An army of more than 1,650 Do Something World volunteers marched on the city of San Diego Saturday, April 10, with a mission to help beautify the city. Participants in Do Something World shirts weeded, raked, trimmed trees, painted, repaired equipment, and collected trash and recyclables at three venuesBalboa Park, Encanto and Jackie Robinson YMCA/Chollas Creek. Here are stories from Balboa Park. (See separate stories about the YMCA and Encanto!)
Balboa Park in the heart of San Diego is renowned for 1,200 acres of gardens, landscaping and cultural attractions. As a city park, though, it has seen more than its share of neglect due to necessary budget cuts. The Rock Church stepped up to help.
"You Have Saved the Starlight!"
At the Starlight Musical Theatre in Balboa Park, volunteers removed 4,000-plus seats, painted their metal frames, reinstalled them, painted bathrooms and dressings rooms, and generally cleaned up the San Diego landmark. Founded in 1945, the Starlight Bowl (as locals call it) is one of the oldest continuously used musical theatres in the United States.
Danielle Forsgren, director of New Projects for the Starlight Theatre, was overwhelmed. "This is a miracle! We would never have been able to pull this off on our own."
"This is a miracle. We would never have been able to pull this off on our own." -- Danielle Forsgren, the Starlight Theatre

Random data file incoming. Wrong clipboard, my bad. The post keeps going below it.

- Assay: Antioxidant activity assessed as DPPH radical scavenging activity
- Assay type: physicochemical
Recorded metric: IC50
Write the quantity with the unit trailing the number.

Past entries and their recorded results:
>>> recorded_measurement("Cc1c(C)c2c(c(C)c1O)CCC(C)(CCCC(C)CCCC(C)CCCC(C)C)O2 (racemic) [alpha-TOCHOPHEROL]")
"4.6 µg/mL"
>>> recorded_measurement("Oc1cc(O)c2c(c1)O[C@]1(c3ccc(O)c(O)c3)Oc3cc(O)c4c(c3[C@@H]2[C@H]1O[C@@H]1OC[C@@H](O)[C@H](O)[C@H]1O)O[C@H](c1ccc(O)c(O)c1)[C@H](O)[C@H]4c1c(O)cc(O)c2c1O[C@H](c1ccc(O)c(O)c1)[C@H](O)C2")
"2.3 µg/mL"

Sandra Uribe, who works in media outreach for the Starlight Theatre, also expressed appreciation towards the Rock Church. "Seeing all these people working here and doing what we never would have been able to do, is overwhelming!" said Sandra. "We are so grateful! Thank you!"
Board member Steve Romande and board president Kimberly Layton also were moved by the volunteers' dedication.
"You have saved the Starlight," said Kimberly. "People like to talk about making a difference. The Rock has made a huge difference that this community will experience for years to come."
Volunteers of All Ages
Eugene Fung, 27, a software engineer, who has attend the Rock for six or seven years but has never volunteered before, was tearing out bleachers next to a boy who was unbolting a seat. "I'm not his dad, but I'm working with him in this section," he said, grinning. "It's been great!"
Danny Chean, 9, was a very focused worker. He had come with his sisters Kim and Berlyna, ages 17 and 12, who said their father recruit them, and they recruited two of their neighbors: another brother-sister team George and Priscilla, ages 11 and 13.
Scott, Alana and Kass Sorensen, were scraping and picking up bolts. "He's a bit tired, he's been helping pick up bolts since the morning!" mother Alana said of toddler Kass. They were enthusiastic about lending a hand to the Starlight. A minute later Kass lay his head on the ground to rest.
Tony and Ruby Archiga, have been attending the Rock for two years. "We gave our lives to the Lord years back but strayed away," said Ruby. "Then in 2004, our seven-month-old son passed away. It was heartwrenching, but we knew that it was God using this to bring us back to Him. I found out about the church and told Tony about it. We both came again and he fell in love with it as well. We've been here ever since. So in a way, it's because of our son Adrian that we are here."
It helps to keep busy, they said. "Also keeping busy keeps our mind focused on the right things. If we are idle, we start thinking and thinking about our loss and that doesn't help. We support each other and want to help other families who have lost a child."